Allison Williams ‘didn’t want to show her vagina’ on Girls
Allison Williams "didn’t want to show her vagina" when she took on her role in ‘Girls’.
The 28-year-old actress plays Marnie Michaels in the HBO comedy drama – which will air its final season next month – and despite its racy nature, the show’s creator Lena Dunham has said there were reservations about stripping down as she didn’t "want to do nudity".
Speaking to The Hollywood Reporter magazine ahead of the show’s final season, Lena – who also stars in the programme as Hannah Horvath – said of her decision to cast Allison: "I called Allison before we cast her, and I asked her how she felt about nudity. She said, ‘I don’t want to do nudity.’
"I was like, ‘We have to get back to you. I’m gonna be naked, people are gonna be naked — that’s a big part of what this show is.’ She told us she wasn’t scared of sex, she just didn’t want to show her vagina, her nipples or her butt — and she never did."
And whilst Allison managed to get away without showing her naked body to the viewing public, she did end up with "someone’s face to [her] butt" which she says catapulted her into the headlines.
She said: "So instead, they bent me over a counter with someone’s face to my butt. It’s funny because my character actually had the vast majority of sex on the show, but it just doesn’t stick to me.
"People are like, ‘So you’ve never had sex in the show, have you?’ I’m like, what do I have to do? I’ve literally had someone in my butt. And with that scene, the headlines were all, ‘Brian Williams’ daughter gets her salad tossed.’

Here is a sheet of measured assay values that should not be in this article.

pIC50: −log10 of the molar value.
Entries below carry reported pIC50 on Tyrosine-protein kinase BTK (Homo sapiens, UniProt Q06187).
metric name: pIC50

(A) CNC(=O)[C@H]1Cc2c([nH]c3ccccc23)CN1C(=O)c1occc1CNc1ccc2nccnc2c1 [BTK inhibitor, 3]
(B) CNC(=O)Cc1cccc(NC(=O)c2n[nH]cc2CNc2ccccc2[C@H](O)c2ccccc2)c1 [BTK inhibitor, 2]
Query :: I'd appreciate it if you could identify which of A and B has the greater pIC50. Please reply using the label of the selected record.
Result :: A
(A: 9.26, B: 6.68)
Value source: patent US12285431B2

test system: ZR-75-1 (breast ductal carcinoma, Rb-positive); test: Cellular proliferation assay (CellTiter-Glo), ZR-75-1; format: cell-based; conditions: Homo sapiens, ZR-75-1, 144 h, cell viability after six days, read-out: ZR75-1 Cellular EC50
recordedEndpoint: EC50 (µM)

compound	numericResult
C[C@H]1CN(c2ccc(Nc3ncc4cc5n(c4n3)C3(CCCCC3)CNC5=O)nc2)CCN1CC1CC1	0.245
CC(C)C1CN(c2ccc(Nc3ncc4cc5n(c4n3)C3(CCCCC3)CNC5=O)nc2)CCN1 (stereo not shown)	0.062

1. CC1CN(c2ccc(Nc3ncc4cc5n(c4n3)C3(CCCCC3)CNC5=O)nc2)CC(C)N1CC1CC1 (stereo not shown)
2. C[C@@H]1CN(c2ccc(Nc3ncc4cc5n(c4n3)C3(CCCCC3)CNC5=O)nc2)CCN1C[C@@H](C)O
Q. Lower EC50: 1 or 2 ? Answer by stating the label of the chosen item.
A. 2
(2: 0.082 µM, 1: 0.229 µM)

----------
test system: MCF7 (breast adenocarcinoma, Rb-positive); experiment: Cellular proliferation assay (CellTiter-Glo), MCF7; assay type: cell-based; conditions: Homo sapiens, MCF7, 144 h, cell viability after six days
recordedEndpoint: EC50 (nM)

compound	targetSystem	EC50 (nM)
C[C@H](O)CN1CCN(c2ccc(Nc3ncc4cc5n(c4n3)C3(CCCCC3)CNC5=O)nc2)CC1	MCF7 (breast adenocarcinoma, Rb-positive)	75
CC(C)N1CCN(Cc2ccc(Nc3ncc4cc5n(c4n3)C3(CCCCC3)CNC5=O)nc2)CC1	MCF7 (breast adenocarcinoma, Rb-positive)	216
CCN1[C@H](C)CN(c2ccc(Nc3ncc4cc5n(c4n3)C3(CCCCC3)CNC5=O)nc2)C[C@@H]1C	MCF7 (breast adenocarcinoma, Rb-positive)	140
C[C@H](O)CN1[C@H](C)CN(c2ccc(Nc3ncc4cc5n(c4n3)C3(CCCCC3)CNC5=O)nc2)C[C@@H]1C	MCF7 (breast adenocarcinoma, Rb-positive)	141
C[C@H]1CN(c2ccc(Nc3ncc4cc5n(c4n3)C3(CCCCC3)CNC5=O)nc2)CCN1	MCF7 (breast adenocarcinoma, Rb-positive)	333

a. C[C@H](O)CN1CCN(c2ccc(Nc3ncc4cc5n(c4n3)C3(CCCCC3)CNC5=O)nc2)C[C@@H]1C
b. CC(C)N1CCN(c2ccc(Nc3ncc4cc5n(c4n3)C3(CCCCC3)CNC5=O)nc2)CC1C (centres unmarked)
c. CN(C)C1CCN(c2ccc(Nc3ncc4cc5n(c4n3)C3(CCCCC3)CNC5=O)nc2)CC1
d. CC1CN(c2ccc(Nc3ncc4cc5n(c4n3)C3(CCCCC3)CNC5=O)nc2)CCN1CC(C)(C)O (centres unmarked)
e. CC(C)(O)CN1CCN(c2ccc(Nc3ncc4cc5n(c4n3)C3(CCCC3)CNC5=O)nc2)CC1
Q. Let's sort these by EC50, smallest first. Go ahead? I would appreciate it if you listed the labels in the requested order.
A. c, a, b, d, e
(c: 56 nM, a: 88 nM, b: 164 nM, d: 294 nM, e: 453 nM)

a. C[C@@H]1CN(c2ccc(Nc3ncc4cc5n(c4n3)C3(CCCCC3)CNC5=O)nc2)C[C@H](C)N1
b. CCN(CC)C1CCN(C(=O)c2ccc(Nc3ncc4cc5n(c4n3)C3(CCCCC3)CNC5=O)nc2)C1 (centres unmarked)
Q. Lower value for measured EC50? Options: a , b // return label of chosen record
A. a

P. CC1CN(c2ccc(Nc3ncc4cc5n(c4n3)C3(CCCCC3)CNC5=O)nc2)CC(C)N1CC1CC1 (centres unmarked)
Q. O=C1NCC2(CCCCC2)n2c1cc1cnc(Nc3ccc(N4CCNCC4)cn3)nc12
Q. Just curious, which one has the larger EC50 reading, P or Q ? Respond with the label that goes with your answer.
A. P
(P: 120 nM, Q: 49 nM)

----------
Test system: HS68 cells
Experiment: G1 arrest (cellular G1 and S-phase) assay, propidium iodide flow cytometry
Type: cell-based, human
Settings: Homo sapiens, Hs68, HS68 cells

"Well, no, not to reveal too much, but that is definitely not something I’m interested in, and it’s definitely never happened to me in real life. But the media often decides when to believe us as characters and when to just portray us as ourselves."
Meanwhile, Adam Driver – who plays Adam Sackler on the show – admitted he took on his role in the production as he thought it would be "fun" to portray someone who was "morally questionable".
He said: "I was doing a play at the time, so I was feeling very self-righteous. I thought that that was what I should be doing, and TV was for evil people, and I didn’t want to be part of any system or corporation.
"But because it was HBO, it seemed different. And then the writing was so good, and I thought it would be fun to play someone who does these things that are morally questionable."